The New Social Studies

People, Projects and Perspectives

Edited by:
Barbara Slater Stern, James Madison University

A volume in the series: Studies in the History of Education. Editor(s): Karen L. Riley, Auburn University at Montgomery.

Published 2009

This volume, The New Social Studies: People, Projects and Perspectives is not an attempt to be the comprehensive book on the era. Given the sheer number of projects that task would be impossible. However, the current lack of knowledge about the politics, people and projects of the NSS is unfortunate as it often appears that new scholars are reinventing the wheel due to their lack of knowledge about the history of the social studies field. The goal of this book then, is to sample the projects and individuals involved with the New Social Studies (NSS) in an attempt to provide an understanding of what came before and to suggest guidance to those concerned with social studies reform in the future—especially in light of the standardization of curriculum and assessment currently underway in many states. The authors who contributed to this project were recruited with several goals in mind including a broad range of ages, interests and experiences with the NSS from participants during the NSS era through new, young scholars who had never heard much about the NSS. As many of the authors remind us in their chapters, much has been written, of the failure of the NSS. However, in every chapter of this book, the authors also point out the remnants of the projects that remain.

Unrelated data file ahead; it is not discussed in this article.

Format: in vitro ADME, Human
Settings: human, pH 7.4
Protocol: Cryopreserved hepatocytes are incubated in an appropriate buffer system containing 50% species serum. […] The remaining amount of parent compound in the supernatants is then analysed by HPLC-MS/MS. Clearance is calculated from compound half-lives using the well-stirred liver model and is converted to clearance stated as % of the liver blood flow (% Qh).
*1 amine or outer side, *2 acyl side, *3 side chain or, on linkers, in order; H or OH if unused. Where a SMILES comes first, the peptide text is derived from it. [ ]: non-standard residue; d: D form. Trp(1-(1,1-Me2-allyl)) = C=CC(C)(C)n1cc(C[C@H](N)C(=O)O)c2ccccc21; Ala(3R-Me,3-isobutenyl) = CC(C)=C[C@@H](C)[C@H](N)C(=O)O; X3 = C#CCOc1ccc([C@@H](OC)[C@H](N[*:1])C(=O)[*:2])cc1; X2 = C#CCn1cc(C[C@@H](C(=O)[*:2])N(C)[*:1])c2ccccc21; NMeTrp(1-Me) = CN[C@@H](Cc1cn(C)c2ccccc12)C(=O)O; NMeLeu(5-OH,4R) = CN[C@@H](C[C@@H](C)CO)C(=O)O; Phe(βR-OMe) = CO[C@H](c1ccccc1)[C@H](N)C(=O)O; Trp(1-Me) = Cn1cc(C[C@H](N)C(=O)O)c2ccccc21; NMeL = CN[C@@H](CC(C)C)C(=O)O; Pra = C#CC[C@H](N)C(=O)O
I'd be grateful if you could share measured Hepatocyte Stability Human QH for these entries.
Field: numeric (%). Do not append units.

National Security Trumps Social Progress: The Era of the New Social Studies in Retrospect, Ronald W. Evans; Hilda Taba: Social Studies Reform from the Bottom Up, Barbara Slater Stern; Fannie Shaftel and Her New Social Studies, Jane Bernard-Powers; Can You Still Catch Fish with New Social Studies Bait? Ted Fenton and the Carnegie-Mellon (Social Studies) Project, Michelle D. Cude; “The Quest for Relevancy”: Allan Kownslar and Historical Inquiry in the New Social Studies Movement, Elizabeth Yeager Washington and Robert L. Dahlgren; Leader-Writers: The Contributions of Donald Oliver, Fred Newmann and James Shaver to the Harvard Social Studies Project, Chara Haeussler Bohan and Joseph R. Feinberg; Harold Berlak and the Metropolitan St. Louis Social Studies Project: Cultivating Social Studies at Local Level, Carol Klages; A Red Headed Stepchild of Social Reconstruction: Sociology and the New Social Studies, Karen L. Riley; Geography and the New Social Studies: The High School Geography Project and the Georgia Geography Curriculum Project, Joseph P. Stoltman; Economics and the New Social Studies, Beverly J. Armento; Anthropology and the Anthropology Projects, Long Ago in a Galaxy Far Away, Murry Nelson; Making Sense of It All: A Research Synthesis on the Impact of Man: A Course of Study, Chrystal S. Johnson; American Political Behavior: The Project and the People, Carole E. Hahn; Small Projects of the New Social Studies (Bring Back the Best) John D. Hoge; The Fight over MACOS, Larry Kraus; The “History Problem” in Curricular Reform: A Warning to Constructivists from the New Social Studies Movement, Geoffrey Scheurman and Keith Reynolds; We Won’t Get Fooled Again; Will We? Teacher Perceptions of the New Social Studies , Mark A. Previte; The New Social Studies and the Ethos of Multiculturalism, Gloria Contreras; Lies and History: Unmasking Academic Complacency, David Warren Saxe; The Wisdom of Experience and Practice, Mary E. Haas; Inquiry Teaching and Learning: Is there, was there, a Cutting Edge in Social Studies? Or, My Life as an ‘Inquiry’ Social Studies Teacher, Jack Zevin; Leveraging Technology for Student Inquiry: Technology in the New Social Studies and Today, Meghan McGlinn Manfra.